5. How often should my child come for an eye examination?

Regular eye examinations are important to detect vision problems which may interfere with learning. Every child should have a full eye examination by the age of five years, or before they go to primary school. It is advisable that an eye examination is done yearly for scholars and students. In cases where there are certain health conditions such as diabetes, problems with the eye muscle movement, or a family history of visual problems, more frequent eye examinations might be necessary.

6. Will my child ‘outgrow’ the need for spectacles?

Spectacles are not a medical treatment where you get a pair and then after a year or two your problem has been treated and your eyes have recovered. Due to the constant change of the eye shape as it is growing, your child might not necessarily outgrow the need for spectacles, but in some instances, it might be possible that the refractive error changes.

7. Will the fact that both parents wear spectacles mean that their children will also need spectacles one day?

There is definitely a strong genetic component, especially if both parents have high refractive errors.  The need for spectacles, however, is not only determined by our genes. Nonetheless, if one or both parents wear spectacles, it is advisable to take their children for a full eye examination at a young age.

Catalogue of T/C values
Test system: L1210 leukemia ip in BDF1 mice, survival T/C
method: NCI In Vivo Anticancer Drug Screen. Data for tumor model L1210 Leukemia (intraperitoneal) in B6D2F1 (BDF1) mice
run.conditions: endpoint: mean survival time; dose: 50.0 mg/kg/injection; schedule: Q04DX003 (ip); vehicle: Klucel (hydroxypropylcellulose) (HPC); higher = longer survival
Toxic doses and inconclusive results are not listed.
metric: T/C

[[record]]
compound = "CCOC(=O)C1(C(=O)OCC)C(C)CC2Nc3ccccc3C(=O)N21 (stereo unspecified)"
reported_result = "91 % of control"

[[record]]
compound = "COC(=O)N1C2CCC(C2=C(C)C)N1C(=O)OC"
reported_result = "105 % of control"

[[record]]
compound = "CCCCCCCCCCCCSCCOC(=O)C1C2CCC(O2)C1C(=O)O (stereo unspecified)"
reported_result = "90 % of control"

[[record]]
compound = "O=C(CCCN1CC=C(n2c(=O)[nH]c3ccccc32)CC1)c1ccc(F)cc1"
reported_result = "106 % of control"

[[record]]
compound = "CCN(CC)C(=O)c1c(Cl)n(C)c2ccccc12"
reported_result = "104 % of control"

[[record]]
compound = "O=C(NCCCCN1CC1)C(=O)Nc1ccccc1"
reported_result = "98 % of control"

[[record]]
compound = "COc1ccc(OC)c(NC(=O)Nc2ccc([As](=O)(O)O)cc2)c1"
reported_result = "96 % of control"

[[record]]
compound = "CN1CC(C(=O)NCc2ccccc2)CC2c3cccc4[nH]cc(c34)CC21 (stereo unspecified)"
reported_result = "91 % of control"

little-child-wearing-spectacles

8. From what age do contact lenses become an option?

Contact lenses can be worn from a very young age, even some babies are fitted with contact lenses especially if they have a very high refractive error and spectacle lenses become an issue due to weight and comfort.  If a baby or toddler needs contact lenses, it is the sole responsibility of the parents to insert, remove, clean and store the lenses in their container.

Once your child becomes more independent and he or she can take proper care themselves, they can do this themselves but this will depend on each child’s maturity level.

9. What type of lenses or frames are recommended for my child?

Safety and comfort are always a priority when fitting a child with any pair of spectacles. Firstly, make sure that the frame is lightweight. It must fit correctly and be comfortable, especially on and behind the ears and on the bridge of the nose. A frame should not be too wide for your child’s face, as this can cause the frame to constantly slip down. On the other hand, it should also not be too tight against your child’s head – especially with small children or babies, as this can lead to headaches due to pressure on the sides of the head.

Plastic lenses are a must as they are light and more resistant to breakage. It is, therefore, a much safer option than glass – children should NOT wear glass lenses. For instances where a high prescription is required, there are options to make the lenses thinner and lighter, thereby ensuring that the lenses are not ‘heavy’. Usually, a hard coating is recommended to prevent lenses from scratching easily. Zeiss is currently the only manufacturer of spectacle lenses that effectively block UV rays up to 400 nm in clear lenses.

For more eye care tips and advice, visit www.mellins.co.za

Also read: 

Where to go for help if you suspect your tot has a vision problem
Eye health in babies and toddlers is closely related to their learning and development